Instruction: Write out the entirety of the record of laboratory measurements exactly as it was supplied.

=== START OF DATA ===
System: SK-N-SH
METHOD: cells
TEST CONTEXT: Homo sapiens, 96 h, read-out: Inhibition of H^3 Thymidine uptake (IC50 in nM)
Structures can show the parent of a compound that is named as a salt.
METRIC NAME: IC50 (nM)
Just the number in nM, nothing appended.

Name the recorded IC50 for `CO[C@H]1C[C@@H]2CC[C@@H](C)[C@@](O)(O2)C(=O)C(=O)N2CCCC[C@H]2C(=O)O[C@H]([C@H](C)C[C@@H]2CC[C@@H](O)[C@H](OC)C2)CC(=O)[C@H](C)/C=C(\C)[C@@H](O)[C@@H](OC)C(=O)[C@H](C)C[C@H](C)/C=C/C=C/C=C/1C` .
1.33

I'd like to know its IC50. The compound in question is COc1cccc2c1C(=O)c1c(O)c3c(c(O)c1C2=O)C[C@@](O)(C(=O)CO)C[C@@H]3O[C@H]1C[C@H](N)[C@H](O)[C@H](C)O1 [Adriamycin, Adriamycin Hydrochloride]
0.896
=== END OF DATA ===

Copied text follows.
System: SK-N-SH
METHOD: cells
TEST CONTEXT: Homo sapiens, 96 h, read-out: Inhibition of H^3 Thymidine uptake (IC50 in nM)
Structures can show the parent of a compound that is named as a salt.
METRIC NAME: IC50 (nM)
Just the number in nM, nothing appended.

Name the recorded IC50 for `CO[C@H]1C[C@@H]2CC[C@@H](C)[C@@](O)(O2)C(=O)C(=O)N2CCCC[C@H]2C(=O)O[C@H]([C@H](C)C[C@@H]2CC[C@@H](O)[C@H](OC)C2)CC(=O)[C@H](C)/C=C(\C)[C@@H](O)[C@@H](OC)C(=O)[C@H](C)C[C@H](C)/C=C/C=C/C=C/1C` .
1.33

I'd like to know its IC50. The compound in question is COc1cccc2c1C(=O)c1c(O)c3c(c(O)c1C2=O)C[C@@](O)(C(=O)CO)C[C@@H]3O[C@H]1C[C@H](N)[C@H](O)[C@H](C)O1 [Adriamycin, Adriamycin Hydrochloride]
0.896